Rhetoric is not just about debates and arguments, these devices are used in everyday speech, fiction and screenplay, legal arguments and much more, so take a look at these famous examples and their impact on their audiences:
1. “Fear leads to anger. Anger leads to hate. Hate leads to suffering.” – Star Wars: The Empire Strikes Back.
Rhetorical Device: Anadiplosis – so the pairs of words at the beginning and end of each sentence give the impression that the appeal of logic is inaccessible and perfectly summed up.
2. “Ask not what your country can do for you, ask what you can do for your country.” —President John F. Kennedy.
Rhetorical Device: Chiasmus – so the phrase inversion can do and the word earth creates a sense of balance in the sentence that reinforces the sense of correctness.
3. “I will not make age an issue of this campaign. I am not going to exploit, for political purposes, my opponent’s youth and inexperience.” –President Ronald Reagan
Rhetorical Device: Apophasis – so in this dismissal of the presidential debate, Reagan made a ridiculous reluctance to comment on his opponent’s age, which ultimately does the job of raising his opponent’s age point.
4. “But in a larger sense, we cannot dedicate, we cannot consecrate, we cannot hallow this ground.” —Abraham Lincoln, Gettysburg Address.
Rhetorical Device: Anaphora – meaning Lincoln’s use of repetition gives his words a sense of rhythm that emphasizes his message.
This is also an example of Kairos – so, Lincoln feels that the public needs to justify the slaughter of the Civil War. And thereby decides to make this statement attractive for the higher purpose of abolishing slavery.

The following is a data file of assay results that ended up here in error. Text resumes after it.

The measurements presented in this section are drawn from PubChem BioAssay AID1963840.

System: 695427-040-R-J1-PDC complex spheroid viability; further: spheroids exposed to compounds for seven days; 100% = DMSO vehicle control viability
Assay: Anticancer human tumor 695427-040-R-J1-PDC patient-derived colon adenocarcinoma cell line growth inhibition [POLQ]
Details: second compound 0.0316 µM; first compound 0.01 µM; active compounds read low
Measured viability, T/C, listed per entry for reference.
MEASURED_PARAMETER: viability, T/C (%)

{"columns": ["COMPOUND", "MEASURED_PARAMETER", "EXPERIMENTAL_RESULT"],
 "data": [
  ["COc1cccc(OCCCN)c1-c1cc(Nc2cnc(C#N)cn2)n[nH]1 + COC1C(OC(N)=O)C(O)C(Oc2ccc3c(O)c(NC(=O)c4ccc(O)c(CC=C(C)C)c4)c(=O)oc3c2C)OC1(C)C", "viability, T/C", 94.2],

5. “Ladies and gentlemen, I’ve been to Vietnam, Iraq, and Afghanistan, and I can say without hyperbole that this is a million times worse than all of them put together.” –The Simpsons.
Rhetorical Device: Hyperbole- so here a hyperbole humorous effect is used to undermine the superficial point of the sentence.
So rhetorical devices are used as tools to evoke responses from the reader and give them an opportunity to understand emotions, feelings and ideas on a deeper level. Thus, the use of rhetorical devices helps storytellers sketch a vivid experience for the audience, and the rhetorical devices also persuade the audience of the narrator’s perspectives. They make texts loaded with messages to be transmitted, and by using different rhetorical devices makes the narrator’s goals for the reader.
Their proper use makes the text rich, vibrant and enjoyable, and when carefully inserted, they transform the ordinary piece of writing into a memorable, evocative and enjoyable work. And it is precisely because of these devices that readers feel aligned with the character or narrator and that the audience also understands the uniqueness and depth of the text.